And just how many federal offices are there in this mix? Well, last week, I spent a really enjoyable day calling U.S. Government offices and doing on-line research. In the end, I determined — conclusively — that it is not possible to actually know how many federal agencies engage in freshwater-related research, administration, projects, oversight, disaster relief, and/or reconstruction.
There appear, however, to be at least two dozen: The Army Corps of Engineers, the U.S. Fish and Wildlife Service, the Environmental Protection Agency, the National Oceanic and Atmospheric Administration, the Federal Emergency Management Agency, the Council on Environmental Quality, the Food & Drug Administration, the Department of Transportation, the National Park Service, the Agricultural Research Service, the Natural Resources Conservation Service, the Bureau of Indian Affairs, the Bureau of the Census, the Office of Housing and Urban Development, the Bureau of Land Management, the National Science Foundation, the Small Business Administration, the Bureau of Reclamation, the National Institute of Environmental Health Sciences, the Economic Development Administration, the State Department’s International Boundary and Water Commission, the Rural Utilities Service, and several Department of Homeland Security offices that are probably too secret for us to be talking about.
Finally, with regard to laws, the operative terms were outdated and inadequate. The Clean Water Act of 1972 has made a dramatic difference in water quality and is justifiably considered to be a big success. As Freedman explained, however, the problems that exist in today’s environmental landscape are “dramatically different in scale and in nature” than they were thirty-some years ago.
In the 1970s, he said, the main environmental driver was “point source pollution” — that is, harmful substances spilled directly into water. Now, however, concerns include contaminants from indirect, but ever more ubiquitous, “nonpoint sources” — remember the chicken manure? — as well as “land use, ecosystem restoration, water scarcity, flooding, invasive species, endocrine disruptors, climate change, etc. — the list goes on.”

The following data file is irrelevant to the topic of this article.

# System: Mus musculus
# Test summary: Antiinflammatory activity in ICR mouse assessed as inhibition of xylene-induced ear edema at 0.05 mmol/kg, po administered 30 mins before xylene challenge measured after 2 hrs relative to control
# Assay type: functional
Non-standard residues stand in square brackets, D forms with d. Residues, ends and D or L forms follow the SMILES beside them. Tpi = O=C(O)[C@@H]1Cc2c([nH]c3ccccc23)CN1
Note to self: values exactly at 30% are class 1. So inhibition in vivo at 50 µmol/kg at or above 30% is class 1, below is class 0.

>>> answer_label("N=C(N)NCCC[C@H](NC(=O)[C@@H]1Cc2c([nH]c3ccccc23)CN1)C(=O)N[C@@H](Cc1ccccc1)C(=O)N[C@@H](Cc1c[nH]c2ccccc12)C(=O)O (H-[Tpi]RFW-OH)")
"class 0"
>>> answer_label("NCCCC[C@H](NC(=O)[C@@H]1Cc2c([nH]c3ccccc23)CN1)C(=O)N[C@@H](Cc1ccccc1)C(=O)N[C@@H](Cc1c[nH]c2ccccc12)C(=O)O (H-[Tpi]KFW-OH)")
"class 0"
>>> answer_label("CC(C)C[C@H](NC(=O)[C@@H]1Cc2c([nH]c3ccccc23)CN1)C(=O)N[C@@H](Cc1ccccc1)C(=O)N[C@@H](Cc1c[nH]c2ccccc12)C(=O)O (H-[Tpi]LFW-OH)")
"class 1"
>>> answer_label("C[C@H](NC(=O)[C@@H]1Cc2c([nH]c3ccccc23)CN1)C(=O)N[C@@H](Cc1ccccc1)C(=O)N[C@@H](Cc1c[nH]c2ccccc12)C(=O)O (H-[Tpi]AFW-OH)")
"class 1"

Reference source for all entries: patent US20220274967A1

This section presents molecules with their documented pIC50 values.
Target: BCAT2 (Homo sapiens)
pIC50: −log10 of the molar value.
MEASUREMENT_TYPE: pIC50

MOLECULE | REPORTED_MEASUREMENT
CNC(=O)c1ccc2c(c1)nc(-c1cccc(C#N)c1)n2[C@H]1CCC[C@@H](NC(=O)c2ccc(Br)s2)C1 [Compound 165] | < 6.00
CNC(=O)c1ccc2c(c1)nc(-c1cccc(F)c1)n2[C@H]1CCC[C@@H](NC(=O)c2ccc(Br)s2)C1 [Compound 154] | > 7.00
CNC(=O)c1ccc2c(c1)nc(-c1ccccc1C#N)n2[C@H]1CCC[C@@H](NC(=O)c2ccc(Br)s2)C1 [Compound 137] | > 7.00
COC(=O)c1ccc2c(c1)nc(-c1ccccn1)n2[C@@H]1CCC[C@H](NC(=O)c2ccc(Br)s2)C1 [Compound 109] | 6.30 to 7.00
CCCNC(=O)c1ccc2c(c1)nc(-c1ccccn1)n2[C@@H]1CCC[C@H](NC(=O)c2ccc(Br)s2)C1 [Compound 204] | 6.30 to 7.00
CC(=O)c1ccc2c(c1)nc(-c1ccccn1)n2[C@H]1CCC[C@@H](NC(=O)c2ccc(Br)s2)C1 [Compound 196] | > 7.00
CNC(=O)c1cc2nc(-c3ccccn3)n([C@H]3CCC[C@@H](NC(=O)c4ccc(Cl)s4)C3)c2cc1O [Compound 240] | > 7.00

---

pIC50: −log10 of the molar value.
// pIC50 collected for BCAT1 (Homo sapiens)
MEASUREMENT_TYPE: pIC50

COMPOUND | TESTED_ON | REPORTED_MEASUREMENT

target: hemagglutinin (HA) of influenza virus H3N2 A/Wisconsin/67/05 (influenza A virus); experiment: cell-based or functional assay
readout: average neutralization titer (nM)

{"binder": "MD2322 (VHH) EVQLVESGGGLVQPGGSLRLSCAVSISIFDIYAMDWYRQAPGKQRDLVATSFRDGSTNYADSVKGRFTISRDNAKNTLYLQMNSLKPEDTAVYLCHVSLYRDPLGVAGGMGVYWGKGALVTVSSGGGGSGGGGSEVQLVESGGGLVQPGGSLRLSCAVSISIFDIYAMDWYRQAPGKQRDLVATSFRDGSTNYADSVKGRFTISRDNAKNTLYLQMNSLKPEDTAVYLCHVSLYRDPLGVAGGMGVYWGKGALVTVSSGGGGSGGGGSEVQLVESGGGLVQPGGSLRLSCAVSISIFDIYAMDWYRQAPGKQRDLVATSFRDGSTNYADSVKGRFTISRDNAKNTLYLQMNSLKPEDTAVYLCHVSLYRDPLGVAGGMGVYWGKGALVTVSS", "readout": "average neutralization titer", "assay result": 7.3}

Consequently, Freedman told the Committee:
“Trying to solve these problems with the 1972 Clean Water Act is like trying to use a 1972 auto repair manual to repair a 2008 electric hybrid. It just doesn’t work. So it is with other independent and dated federal programs that don’t reflect the large scale and complexity of the problems we’re dealing with today.”
Too Many Uh-oh Moments
As I write this in mid-July, Louie is munching on a trellis. The smoke in our neighborhood has mostly cleared, leaving behind a stonewashed denim-blue sky. Safe and dry and happily back in the yard, it would be relatively easy to follow Homer Simpson’s advice. The disasters that dominated the headlines on June 24, 2008 have now been relegated to interior news pages and after all, there are three dozen congressional committees working on our national water issues.
But the reality is, of course, nothing has changed. The lives of approximately 11 million people in ten Midwestern states have been upended and — in far too many instances — devastated by this year’s wave of Mississippi River floods. The damage and the pain are immediate and ongoing. In California, too, the nightmare continues for the thousands of people who lost their homes and loved ones. Since May, there have been 1,700 wildfires sparked by lightning here; more than 300 are still raging, and 752,000 acres have been scorched. The fire “season” in the West is now year-round; reservoirs in the southeast are still depleted; fish are dying in the Great Lakes; our water is medicated with pharmaceuticals; the lost wetlands have not miraculously reappeared; and the hurricane season looms for at least three months to come.
One could argue that a fractured, ad hoc, haphazard mish-mash of random, inconsistent, and stove-piped projects, administered by a hodge-podge of 36 congressional committees and more than 20 agencies in accordance with outdated and inadequate laws constitutes a national water policy. A de facto one. But with so many ignored aha moments followed by ever-more-frequent and disastrous uh-oh moments, it seems we could use a policy that’s not quite so dependent upon sandbags and firehoses.
[For the original article at TomDispatch.com, go here.]
Elizabeth de la Vega is a former federal prosecutor with over twenty years experience. A contributor to TomDispatch since 2005, her pieces have appeared in various publications including the Nation, the Christian Science Monitor, the Los Angeles Times, Salon.com, Truthout, Common Dreams and the Public Record. The author of United States v. George W. Bush et al., she may be contacted at email@example.com or through Speakers Clearinghouse.
Copyright 2008 Elizabeth de la Vega